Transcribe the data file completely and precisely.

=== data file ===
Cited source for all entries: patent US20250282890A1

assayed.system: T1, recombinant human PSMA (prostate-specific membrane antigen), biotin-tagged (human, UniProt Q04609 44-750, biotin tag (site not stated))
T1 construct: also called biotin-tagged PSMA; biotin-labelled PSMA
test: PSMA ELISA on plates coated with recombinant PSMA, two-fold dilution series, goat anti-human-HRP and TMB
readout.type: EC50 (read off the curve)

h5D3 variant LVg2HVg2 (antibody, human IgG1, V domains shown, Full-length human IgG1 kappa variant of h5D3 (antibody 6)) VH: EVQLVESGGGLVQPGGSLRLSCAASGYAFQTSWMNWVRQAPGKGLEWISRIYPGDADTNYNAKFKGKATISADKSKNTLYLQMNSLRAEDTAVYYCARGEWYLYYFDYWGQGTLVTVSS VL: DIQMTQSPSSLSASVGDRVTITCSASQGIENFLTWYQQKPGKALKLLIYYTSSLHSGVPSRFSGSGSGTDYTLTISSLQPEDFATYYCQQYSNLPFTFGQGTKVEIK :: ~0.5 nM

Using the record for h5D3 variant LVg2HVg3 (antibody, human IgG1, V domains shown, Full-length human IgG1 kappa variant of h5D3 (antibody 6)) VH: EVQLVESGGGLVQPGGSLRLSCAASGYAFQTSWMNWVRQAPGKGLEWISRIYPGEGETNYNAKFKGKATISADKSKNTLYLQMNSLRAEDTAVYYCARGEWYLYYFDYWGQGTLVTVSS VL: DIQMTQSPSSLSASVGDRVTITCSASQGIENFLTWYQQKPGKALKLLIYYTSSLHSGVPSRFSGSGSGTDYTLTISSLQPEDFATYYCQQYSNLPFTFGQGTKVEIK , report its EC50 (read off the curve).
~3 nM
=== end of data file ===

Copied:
Cited source for all entries: patent US20250282890A1

assayed.system: T1, recombinant human PSMA (prostate-specific membrane antigen), biotin-tagged (human, UniProt Q04609 44-750, biotin tag (site not stated))
T1 construct: also called biotin-tagged PSMA; biotin-labelled PSMA
test: PSMA ELISA on plates coated with recombinant PSMA, two-fold dilution series, goat anti-human-HRP and TMB
readout.type: EC50 (read off the curve)

h5D3 variant LVg2HVg2 (antibody, human IgG1, V domains shown, Full-length human IgG1 kappa variant of h5D3 (antibody 6)) VH: EVQLVESGGGLVQPGGSLRLSCAASGYAFQTSWMNWVRQAPGKGLEWISRIYPGDADTNYNAKFKGKATISADKSKNTLYLQMNSLRAEDTAVYYCARGEWYLYYFDYWGQGTLVTVSS VL: DIQMTQSPSSLSASVGDRVTITCSASQGIENFLTWYQQKPGKALKLLIYYTSSLHSGVPSRFSGSGSGTDYTLTISSLQPEDFATYYCQQYSNLPFTFGQGTKVEIK :: ~0.5 nM

Using the record for h5D3 variant LVg2HVg3 (antibody, human IgG1, V domains shown, Full-length human IgG1 kappa variant of h5D3 (antibody 6)) VH: EVQLVESGGGLVQPGGSLRLSCAASGYAFQTSWMNWVRQAPGKGLEWISRIYPGEGETNYNAKFKGKATISADKSKNTLYLQMNSLRAEDTAVYYCARGEWYLYYFDYWGQGTLVTVSS VL: DIQMTQSPSSLSASVGDRVTITCSASQGIENFLTWYQQKPGKALKLLIYYTSSLHSGVPSRFSGSGSGTDYTLTISSLQPEDFATYYCQQYSNLPFTFGQGTKVEIK , report its EC50 (read off the curve).
~3 nM